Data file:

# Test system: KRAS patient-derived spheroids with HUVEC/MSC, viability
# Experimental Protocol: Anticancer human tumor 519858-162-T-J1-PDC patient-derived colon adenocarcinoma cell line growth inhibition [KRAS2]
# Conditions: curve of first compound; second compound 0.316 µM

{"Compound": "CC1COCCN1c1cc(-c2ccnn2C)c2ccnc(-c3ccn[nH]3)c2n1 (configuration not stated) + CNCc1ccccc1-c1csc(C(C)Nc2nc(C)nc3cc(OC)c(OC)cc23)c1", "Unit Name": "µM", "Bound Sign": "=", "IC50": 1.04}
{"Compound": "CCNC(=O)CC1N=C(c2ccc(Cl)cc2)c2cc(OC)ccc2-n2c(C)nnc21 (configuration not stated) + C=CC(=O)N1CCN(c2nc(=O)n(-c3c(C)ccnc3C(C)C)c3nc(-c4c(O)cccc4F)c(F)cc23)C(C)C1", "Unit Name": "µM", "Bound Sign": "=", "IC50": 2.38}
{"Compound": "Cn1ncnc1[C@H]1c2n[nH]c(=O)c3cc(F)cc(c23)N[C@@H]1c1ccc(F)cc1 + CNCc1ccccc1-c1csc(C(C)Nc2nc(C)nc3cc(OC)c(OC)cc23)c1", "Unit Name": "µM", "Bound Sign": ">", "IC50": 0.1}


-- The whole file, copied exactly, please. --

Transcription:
# Test system: KRAS patient-derived spheroids with HUVEC/MSC, viability
# Experimental Protocol: Anticancer human tumor 519858-162-T-J1-PDC patient-derived colon adenocarcinoma cell line growth inhibition [KRAS2]
# Conditions: curve of first compound; second compound 0.316 µM

{"Compound": "CC1COCCN1c1cc(-c2ccnn2C)c2ccnc(-c3ccn[nH]3)c2n1 (configuration not stated) + CNCc1ccccc1-c1csc(C(C)Nc2nc(C)nc3cc(OC)c(OC)cc23)c1", "Unit Name": "µM", "Bound Sign": "=", "IC50": 1.04}
{"Compound": "CCNC(=O)CC1N=C(c2ccc(Cl)cc2)c2cc(OC)ccc2-n2c(C)nnc21 (configuration not stated) + C=CC(=O)N1CCN(c2nc(=O)n(-c3c(C)ccnc3C(C)C)c3nc(-c4c(O)cccc4F)c(F)cc23)C(C)C1", "Unit Name": "µM", "Bound Sign": "=", "IC50": 2.38}
{"Compound": "Cn1ncnc1[C@H]1c2n[nH]c(=O)c3cc(F)cc(c23)N[C@@H]1c1ccc(F)cc1 + CNCc1ccccc1-c1csc(C(C)Nc2nc(C)nc3cc(OC)c(OC)cc23)c1", "Unit Name": "µM", "Bound Sign": ">", "IC50": 0.1}